Touring Florence Italy - Palazzo Pitti

What should we visit in Florence's Palazzo Pitti district?...

We hope that you are enjoying our series of articles and guest articles on Italian tourist attractions, covering the entire country except for its major cities. In a sense we have left the best for last. We will describe what to see in Italy’s great cities neighborhood by neighborhood. You may not realize it, but Florence is divided into 9 districts. And each and every one of these districts boasts its own sightseeing attractions. If you have time, visit them all. In any case, read these articles to help plan your trip to Florence. You may be in for some real surprises.

Palazzo Pitti, Rear View

Palazzo Pitti, Rear View

The Palazzo Pitti district of southwestern Florence lies across the Arno River from the heart of the city. This district is named for a mid-Fifteenth Century palace that passed into the hands of the Medici family a century later. It now houses many museums and galleries including the Gallery of Modern Art, the Palatine Gallery, the Argenti Museum, the Costume Gallery, the Coach Museum, the Ceramics Museum, as well as the Royal Apartments and the Apartments of the Duchess of Aosta. Let’s focus on The Gallery of Modern Art, a mere 30 rooms on the second floor of the Palace. It provides an extensive overview of paintings from neo-classicism to the 20th century, and expresses the evolution of art in Tuscany. For a more classical experience visit the Palatine Gallery with its masterpieces from the Sixteenth and Seventeenth centuries. The list of its masters is quite long. Note that each room in the gallery is furnished with marble layers or Florentine mosaics.

The Boboli Gardens were designed for the Medici family after their purchase of the Palazzo Pitti. They were opened to the public some two hundred years later. As you walk through the gardens note the beautiful Sixteenth to Eighteenth Century statues, interspersed with Roman antiquities. The gardens total expanse is some 45 thousand square meters or about 11 acres.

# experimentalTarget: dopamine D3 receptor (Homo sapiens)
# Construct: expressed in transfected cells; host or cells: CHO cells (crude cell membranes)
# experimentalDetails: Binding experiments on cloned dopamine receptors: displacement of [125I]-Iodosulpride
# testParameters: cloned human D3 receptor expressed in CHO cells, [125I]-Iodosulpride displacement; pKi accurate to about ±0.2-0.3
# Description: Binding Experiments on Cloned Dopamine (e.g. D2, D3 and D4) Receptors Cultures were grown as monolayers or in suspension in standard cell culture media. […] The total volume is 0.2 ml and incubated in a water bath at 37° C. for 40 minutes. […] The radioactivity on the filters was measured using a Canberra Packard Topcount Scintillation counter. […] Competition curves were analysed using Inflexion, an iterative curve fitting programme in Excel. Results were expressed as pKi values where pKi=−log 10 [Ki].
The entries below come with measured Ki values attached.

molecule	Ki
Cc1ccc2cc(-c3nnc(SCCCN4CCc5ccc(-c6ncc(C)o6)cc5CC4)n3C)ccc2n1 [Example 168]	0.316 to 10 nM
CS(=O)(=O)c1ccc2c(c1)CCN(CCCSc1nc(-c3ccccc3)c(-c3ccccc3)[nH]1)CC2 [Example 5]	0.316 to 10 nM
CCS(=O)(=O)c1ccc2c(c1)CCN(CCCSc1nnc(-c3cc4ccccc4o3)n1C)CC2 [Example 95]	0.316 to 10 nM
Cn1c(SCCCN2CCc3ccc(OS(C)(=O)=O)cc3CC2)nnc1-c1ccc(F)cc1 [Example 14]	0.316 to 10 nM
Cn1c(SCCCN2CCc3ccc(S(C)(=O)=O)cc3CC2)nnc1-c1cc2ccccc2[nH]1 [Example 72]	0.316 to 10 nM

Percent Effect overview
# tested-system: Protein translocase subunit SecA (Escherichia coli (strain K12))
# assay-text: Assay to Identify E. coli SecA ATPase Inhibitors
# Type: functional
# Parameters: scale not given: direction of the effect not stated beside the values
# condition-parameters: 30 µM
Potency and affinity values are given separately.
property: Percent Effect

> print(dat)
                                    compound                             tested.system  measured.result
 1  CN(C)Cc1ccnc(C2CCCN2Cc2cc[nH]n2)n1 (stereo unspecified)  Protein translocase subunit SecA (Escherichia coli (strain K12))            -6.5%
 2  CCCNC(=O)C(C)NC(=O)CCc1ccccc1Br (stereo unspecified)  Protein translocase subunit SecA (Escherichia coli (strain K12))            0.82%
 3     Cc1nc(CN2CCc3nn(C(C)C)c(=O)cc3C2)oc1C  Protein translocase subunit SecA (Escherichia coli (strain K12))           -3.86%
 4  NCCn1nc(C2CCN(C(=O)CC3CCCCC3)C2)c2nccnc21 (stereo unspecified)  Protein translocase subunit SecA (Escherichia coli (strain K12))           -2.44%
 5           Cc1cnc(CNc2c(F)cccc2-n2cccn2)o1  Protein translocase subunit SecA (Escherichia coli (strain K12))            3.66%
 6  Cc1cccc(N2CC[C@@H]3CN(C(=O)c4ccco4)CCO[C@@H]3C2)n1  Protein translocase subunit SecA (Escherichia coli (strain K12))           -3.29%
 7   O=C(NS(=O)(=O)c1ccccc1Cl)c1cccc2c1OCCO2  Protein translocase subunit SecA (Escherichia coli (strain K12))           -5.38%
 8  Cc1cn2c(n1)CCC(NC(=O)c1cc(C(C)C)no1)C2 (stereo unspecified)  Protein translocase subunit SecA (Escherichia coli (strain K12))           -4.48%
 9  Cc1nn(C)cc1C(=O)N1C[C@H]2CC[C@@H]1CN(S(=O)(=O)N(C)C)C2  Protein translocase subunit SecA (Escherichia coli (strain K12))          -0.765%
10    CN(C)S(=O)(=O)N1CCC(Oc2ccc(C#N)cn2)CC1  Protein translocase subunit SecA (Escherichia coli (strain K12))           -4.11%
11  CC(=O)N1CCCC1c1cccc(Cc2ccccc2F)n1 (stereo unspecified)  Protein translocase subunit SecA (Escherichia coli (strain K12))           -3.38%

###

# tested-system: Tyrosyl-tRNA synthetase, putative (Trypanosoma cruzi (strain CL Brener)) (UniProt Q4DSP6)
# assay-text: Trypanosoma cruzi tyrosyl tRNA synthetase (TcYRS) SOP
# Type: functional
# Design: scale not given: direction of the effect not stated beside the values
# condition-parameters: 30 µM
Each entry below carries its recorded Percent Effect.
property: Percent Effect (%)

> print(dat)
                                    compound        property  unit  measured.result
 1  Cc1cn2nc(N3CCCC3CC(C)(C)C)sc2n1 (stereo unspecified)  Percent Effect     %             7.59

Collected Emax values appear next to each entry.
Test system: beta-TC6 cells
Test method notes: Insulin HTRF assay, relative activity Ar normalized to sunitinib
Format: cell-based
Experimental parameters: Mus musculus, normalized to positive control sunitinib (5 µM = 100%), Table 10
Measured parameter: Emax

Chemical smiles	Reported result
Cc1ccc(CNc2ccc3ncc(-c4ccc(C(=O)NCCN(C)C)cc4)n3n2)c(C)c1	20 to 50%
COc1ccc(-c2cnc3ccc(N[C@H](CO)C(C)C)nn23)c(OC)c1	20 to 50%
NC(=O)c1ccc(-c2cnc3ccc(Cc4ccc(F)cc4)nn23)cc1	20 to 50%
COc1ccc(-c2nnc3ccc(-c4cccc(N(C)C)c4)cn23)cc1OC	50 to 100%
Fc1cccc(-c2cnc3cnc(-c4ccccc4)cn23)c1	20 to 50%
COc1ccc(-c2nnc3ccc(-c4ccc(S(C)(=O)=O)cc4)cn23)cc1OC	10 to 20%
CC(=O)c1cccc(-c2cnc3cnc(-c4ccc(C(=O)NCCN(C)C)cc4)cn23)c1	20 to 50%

North of the palace is the Church of Santo Spirito, originally destroyed by fire in the Thirteenth Century and rebuilt much, much later. Other district churches of interest include the Gothic Church of Santa Felicita, built over an Christian cemetery and Santa Maria del Carmine, which hosts the beautiful Brancacci Chapel. I don’t know if you have heard of Masaccio and Masolino, two Italian painters whose work decorates this chapel. It seems that Michelangelo and Leonardo da Vinci later visited this chapel to study Masaccio’s new rules of perspective. So if you like art and art history you should cross the river and take more than a peek into this chapel. For a different type of museum visit La Specola (The Observatory) in the Eighteenth Century Palazzo Rottigiani next to the Pitti Palace, part of the natural science faculty of Florence University. Stop by the zoological section and the anatomical section with realistic XVIII century wax models that highlight grotesque aspects of human physiology and disease.

Brancacci Chapel Florence Italy

Brancacci Chapel Florence Italy

The southwestern corner of this district hosts the Fourteenth Century Porta Romana, Florence’s largest and best preserved gate. Note the original iron doors and the Medici Family coat of arms. The northwestern San Frediano in Cestello neighborhood is the artisan's quarter, brimming with the shops of antiques dealers and restorers. and it is often associated with leather and wool industries. It too boasts a classic church and an ancient gate, both giving you a look into Florence’s historic past.

And wherever you go and whatever you do, check out the fine Tuscany or other Italian wines.

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About the Author

Levi Reiss has authored or co-authored ten books on computers and the Internet, but to be honest, he would rather just drink fine Italian or other wine, accompanied by the right foods. He teaches classes in computers at an Ontario French-language community college. Visit his website devoted to Italian travel with an accent on fine Italian wine and food. Visit his central wine website with weekly reviews of $10 wine and columns devoted to various aspects of wine including wine and food, humor, trivia, organic and kosher wine and lots more.

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